"I was just surprised, the stadium wasn't very loud at the time, it was just before a play of the game ... everyone could hear, it was baffling to me.
"You cop criticism as a player in general, fans try and put you off your game, that is part of the culture of the sport. But certainly not the remarks I received."
Western Sydney want to ban the spectator, who Young said was a male aged "50 to 60 to my eye".
"I was pretty displeased with the taste of the remarks," Young said.
"In society these days we have moved on from that sort of thing but unfortunately this happened.
"It personally didn't hurt me so much. I just thought it was poor form. A person his age and stature should know better.
"There's a lot of young kids around there and families at the game, you have got to understand that."
Young, a stalwart of the Roar since 2014, said he had previously encountered racism in his 15-year career.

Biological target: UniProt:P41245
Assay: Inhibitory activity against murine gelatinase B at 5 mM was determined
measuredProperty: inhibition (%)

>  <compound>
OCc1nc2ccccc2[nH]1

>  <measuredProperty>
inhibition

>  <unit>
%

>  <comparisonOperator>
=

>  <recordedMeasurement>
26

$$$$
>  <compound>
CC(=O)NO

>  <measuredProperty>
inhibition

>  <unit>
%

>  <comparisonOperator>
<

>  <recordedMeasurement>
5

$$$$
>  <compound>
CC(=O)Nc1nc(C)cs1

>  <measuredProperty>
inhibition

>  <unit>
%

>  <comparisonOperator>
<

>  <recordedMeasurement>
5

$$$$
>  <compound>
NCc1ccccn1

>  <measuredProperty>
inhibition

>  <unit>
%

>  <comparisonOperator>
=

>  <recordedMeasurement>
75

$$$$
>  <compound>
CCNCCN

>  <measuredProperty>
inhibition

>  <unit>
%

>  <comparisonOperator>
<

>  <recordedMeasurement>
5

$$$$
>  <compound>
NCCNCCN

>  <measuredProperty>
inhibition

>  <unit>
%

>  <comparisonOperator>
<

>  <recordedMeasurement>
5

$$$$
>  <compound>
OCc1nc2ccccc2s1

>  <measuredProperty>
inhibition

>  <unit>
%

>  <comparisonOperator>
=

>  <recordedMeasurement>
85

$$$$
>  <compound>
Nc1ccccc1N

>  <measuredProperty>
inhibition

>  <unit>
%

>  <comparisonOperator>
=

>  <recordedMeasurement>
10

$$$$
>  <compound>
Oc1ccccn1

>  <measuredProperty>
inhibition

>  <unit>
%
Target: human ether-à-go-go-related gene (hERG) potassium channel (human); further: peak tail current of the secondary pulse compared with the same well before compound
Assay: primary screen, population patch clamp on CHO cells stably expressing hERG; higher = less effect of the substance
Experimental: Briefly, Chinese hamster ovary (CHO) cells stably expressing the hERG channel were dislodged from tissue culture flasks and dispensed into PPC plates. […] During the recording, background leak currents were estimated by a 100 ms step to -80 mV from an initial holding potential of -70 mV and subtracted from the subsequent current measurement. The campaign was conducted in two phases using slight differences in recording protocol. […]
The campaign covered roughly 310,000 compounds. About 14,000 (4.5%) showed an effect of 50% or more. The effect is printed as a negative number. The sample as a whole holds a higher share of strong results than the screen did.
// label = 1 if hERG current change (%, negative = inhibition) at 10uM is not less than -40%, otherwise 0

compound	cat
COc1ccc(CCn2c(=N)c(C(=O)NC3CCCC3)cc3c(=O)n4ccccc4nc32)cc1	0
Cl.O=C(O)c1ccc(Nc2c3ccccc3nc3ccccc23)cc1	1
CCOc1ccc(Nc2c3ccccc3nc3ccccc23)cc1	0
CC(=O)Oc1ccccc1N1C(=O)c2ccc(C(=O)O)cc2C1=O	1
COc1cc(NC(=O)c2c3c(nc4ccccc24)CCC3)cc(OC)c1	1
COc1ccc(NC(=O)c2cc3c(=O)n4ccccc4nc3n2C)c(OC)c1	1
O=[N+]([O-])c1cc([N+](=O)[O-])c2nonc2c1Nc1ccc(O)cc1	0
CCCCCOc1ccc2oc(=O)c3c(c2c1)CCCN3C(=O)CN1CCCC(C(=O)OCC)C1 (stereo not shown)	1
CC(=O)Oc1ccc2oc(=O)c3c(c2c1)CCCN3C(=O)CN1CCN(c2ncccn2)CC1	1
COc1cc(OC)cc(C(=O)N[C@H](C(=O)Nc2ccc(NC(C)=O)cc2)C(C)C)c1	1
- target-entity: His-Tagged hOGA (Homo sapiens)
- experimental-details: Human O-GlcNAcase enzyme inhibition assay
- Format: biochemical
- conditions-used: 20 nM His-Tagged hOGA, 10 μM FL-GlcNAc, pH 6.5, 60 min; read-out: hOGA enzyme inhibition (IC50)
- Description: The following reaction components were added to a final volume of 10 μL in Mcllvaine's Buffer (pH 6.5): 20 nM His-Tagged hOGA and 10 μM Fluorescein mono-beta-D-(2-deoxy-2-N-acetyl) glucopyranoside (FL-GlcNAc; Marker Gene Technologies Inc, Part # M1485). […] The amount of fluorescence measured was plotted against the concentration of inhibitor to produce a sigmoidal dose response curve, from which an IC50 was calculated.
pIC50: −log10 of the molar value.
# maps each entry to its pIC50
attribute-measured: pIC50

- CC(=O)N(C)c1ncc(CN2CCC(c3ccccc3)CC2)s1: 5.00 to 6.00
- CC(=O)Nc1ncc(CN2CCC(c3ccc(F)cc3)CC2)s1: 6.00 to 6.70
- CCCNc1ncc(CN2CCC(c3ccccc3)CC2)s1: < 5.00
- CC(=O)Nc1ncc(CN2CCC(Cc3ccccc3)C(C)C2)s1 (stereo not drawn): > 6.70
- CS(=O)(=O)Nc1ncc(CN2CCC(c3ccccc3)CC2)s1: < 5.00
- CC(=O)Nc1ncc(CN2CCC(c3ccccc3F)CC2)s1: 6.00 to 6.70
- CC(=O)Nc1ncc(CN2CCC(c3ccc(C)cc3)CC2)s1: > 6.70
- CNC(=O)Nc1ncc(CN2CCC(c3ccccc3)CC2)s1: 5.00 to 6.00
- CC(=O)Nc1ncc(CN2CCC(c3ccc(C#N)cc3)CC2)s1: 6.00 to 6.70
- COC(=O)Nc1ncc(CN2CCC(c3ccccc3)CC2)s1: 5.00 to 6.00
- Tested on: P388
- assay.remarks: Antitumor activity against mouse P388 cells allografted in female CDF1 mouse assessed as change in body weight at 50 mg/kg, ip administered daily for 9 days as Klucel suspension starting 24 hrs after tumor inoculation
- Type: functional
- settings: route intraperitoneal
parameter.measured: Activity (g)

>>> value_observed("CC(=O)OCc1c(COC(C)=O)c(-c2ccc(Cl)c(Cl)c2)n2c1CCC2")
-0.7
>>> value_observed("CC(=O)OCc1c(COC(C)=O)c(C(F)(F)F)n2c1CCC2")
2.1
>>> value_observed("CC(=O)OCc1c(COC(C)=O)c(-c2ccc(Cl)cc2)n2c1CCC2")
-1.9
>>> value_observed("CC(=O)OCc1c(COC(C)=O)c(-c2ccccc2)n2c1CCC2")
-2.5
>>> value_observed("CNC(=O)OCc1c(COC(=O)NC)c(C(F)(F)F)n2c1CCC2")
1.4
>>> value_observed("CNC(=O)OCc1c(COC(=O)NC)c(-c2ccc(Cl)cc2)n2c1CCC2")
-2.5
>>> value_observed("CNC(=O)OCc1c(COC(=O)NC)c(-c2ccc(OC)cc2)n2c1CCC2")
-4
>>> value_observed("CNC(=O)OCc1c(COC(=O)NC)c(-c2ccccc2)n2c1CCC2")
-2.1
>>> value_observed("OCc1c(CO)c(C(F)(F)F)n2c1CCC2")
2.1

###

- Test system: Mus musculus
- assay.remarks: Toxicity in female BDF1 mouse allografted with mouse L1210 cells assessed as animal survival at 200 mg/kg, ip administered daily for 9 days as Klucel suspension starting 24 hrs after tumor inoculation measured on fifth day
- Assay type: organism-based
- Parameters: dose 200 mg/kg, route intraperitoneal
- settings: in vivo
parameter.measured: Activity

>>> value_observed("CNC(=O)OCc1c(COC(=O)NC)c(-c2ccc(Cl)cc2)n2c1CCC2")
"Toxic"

"I have experienced that enough in my career ... racism is a very touchy subject for a lot of people," he said.
"Certain people have lost their lives through racism ... it's a very touchy subject."
Young accepted the Wanderers' apology after the incident at Glen Willow Sports Stadium, where Western Sydney and Brisbane drew 2-2 on Saturday.
"This incident is not a reflection of their supporters or the club, that is important to acknowledge," the 33-year-old Young said.
"It's just something that somebody said."
The Wanderers said the spectator's behaviour was "deplorable".
"This individual is not to be welcomed back to any Wanderers fixture," the club said in a statement.
Football Federation Australia is investigating the incident.